The writer is president of the Nebraska Chamber of Commerce & Industry.
For decades, Nebraskans have searched for ways to plug the state’s “brain drain” — that large-scale loss of our educated young people.
Today, the Cornhusker State faces another serious “drain” of human capital — the exodus of experienced leadership at the State Capitol.
Approved by voters in 2000, Nebraska’s current term limit law restricts the 49 state senators to two consecutive terms, or a total of eight years.
On the surface, the concept of term limits might make sense. It certainly provides the opportunity for fantastic populist rhetoric. But here in Nebraska, term limits have seriously hindered the legislative branch of our state government by forcing out accomplished leaders just as they have honed their skills and expertise to tackle the state’s toughest issues.
Supporters argue that term limits usher out career politicians who are more concerned with their own political gain than the interests of the people. But in Nebraska, term limits are tossing out volunteers who have sacrificed personally, financially and professionally to serve their state.
Moreover, term limits have actually concentrated power within our Legislature. Because serving in the unicameral body presents a daunting learning curve, only a select handful of state senators possess the experience and institutional knowledge needed to meaningfully impact the legislative process on a regular basis.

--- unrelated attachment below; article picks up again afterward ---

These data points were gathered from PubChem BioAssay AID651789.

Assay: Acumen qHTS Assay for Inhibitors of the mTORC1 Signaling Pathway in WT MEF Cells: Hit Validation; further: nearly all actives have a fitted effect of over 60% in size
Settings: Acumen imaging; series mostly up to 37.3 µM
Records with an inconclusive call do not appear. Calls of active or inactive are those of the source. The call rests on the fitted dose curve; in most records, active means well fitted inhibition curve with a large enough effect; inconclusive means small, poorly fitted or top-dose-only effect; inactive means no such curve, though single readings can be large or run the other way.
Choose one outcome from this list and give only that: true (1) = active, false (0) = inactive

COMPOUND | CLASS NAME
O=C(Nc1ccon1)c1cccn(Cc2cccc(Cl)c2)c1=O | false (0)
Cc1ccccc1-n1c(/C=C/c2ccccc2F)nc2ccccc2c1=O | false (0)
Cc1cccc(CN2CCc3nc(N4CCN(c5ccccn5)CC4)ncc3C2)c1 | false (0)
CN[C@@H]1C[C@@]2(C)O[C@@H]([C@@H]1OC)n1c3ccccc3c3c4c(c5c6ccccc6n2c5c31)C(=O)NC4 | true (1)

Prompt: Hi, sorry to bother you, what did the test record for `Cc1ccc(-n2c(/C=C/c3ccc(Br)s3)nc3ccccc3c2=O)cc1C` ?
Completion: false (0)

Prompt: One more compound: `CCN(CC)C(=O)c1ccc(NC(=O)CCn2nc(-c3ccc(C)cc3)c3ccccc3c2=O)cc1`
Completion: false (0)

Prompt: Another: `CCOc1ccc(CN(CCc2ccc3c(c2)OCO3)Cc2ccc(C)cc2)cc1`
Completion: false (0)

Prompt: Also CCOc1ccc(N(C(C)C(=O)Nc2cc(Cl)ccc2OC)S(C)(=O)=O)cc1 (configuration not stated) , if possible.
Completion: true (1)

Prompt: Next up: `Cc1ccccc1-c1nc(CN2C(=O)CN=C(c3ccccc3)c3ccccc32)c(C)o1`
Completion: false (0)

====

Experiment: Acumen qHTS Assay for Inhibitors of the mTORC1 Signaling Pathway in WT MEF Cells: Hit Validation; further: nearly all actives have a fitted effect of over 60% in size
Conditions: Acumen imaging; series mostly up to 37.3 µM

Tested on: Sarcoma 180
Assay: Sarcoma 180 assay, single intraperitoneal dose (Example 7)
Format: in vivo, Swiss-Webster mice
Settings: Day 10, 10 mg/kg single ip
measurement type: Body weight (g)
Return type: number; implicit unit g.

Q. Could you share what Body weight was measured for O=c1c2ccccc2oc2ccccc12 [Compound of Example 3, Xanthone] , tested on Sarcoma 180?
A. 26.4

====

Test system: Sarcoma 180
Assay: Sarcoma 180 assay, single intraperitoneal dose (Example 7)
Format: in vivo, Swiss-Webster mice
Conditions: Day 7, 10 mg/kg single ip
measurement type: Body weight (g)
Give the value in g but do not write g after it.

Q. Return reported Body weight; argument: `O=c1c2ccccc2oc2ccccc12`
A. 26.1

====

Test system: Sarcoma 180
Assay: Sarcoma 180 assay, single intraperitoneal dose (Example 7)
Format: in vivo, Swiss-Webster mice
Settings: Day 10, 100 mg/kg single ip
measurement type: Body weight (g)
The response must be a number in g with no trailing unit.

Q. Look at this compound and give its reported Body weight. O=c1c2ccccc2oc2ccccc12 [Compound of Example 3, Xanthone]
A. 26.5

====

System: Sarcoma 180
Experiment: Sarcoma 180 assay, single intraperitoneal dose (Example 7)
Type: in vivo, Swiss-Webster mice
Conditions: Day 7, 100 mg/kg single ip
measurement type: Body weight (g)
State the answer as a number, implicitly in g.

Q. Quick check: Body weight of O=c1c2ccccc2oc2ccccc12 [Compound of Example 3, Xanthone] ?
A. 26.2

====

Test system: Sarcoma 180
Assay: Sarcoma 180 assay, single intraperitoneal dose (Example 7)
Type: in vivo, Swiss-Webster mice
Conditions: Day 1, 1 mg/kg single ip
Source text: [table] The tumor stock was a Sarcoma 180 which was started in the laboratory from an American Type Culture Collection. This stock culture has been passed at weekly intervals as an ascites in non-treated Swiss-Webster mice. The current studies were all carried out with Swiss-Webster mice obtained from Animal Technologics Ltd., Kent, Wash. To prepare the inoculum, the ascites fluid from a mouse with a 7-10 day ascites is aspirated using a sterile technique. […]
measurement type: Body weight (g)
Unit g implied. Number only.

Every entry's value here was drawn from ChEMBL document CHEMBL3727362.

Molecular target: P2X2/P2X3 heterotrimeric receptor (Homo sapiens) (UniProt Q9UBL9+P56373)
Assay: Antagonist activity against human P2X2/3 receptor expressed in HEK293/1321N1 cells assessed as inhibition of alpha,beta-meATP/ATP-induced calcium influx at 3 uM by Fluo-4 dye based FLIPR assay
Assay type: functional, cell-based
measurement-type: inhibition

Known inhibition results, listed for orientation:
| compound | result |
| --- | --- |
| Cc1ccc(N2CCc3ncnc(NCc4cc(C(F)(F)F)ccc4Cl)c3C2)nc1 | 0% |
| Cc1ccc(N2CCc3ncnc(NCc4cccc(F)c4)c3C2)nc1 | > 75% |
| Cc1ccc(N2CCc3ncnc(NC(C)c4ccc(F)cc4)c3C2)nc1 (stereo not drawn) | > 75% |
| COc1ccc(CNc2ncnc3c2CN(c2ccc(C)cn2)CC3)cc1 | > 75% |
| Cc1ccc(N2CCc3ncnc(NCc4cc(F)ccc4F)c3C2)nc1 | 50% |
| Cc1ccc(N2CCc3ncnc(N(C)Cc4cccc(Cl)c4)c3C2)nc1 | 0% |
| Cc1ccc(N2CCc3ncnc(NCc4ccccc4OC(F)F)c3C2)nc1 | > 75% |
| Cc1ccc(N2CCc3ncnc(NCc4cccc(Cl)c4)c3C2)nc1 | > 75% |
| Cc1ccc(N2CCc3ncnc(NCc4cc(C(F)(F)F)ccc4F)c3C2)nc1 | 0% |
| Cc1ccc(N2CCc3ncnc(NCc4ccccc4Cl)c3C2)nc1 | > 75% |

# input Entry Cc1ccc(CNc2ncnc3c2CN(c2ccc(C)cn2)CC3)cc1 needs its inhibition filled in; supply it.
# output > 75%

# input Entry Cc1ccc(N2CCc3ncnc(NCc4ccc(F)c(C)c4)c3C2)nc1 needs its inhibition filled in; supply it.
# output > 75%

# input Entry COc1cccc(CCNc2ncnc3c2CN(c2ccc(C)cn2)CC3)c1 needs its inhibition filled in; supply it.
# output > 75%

Perhaps most significantly, term limits have left many of Nebraska’s legislative districts — especially in rural areas — struggling to find willing, qualified individuals who want to serve in the Legislature and who can afford to subsist on an annual salary of $12,000.
>> In the past six years — with term limits in full effect — the 49-member one-house Legislature has seen 56 new lawmakers.
>> This year, the Legislature will lose its speaker and five of its most talented committee chairs.
>> Two years from now, in 2014, 19 more state senators will be forced out by term limits, guaranteeing that more than half of Nebraska’s lawmakers will have no more than two years of state lawmaking experience in 2015.
The reality is that many states have term limits. In fact, Nebraska is just one of 15 states to impose limits on lawmakers’ time of service. But Nebraska is the only state to have term limits and a one-house legislature.
This is why the Nebraska Chamber of Commerce & Industry — which has served as the voice of the state’s business community for a century — supports Proposed Amendment 3 on the Nov. 6 ballot. This measure would allow state senators, if re-elected by their constituents, to serve four more years (for a total of 12 consecutive years) in the Legislature.
By voting “yes” on Amendment 3, we can still ensure that individuals could not make a career of serving in the Legislature. At the same time, Nebraskans would be much better served with more experience in the unicameral Legislature, a more powerful legislative branch and more contested legislative races. (Under the current term limits law, many incumbents are not even being challenged after their first term because potential challengers simply decide to wait another four years.)
Since our state’s founding, Nebraskans have always believed a job should go to the most qualified person. The current term limits law contradicts this fundamental value and severely hinders our state’s ability to address urgent challenges.
Nebraska’s economy, business climate and education system are at a crossroads. We need to ensure that the most capable, most qualified and most knowledgeable individuals are able to serve in the Legislature.
To stop Nebraska’s leadership drain at the State Capitol, vote for Proposed Amendment 3 and let our most qualified public servants continue to serve the best interests of Nebraska.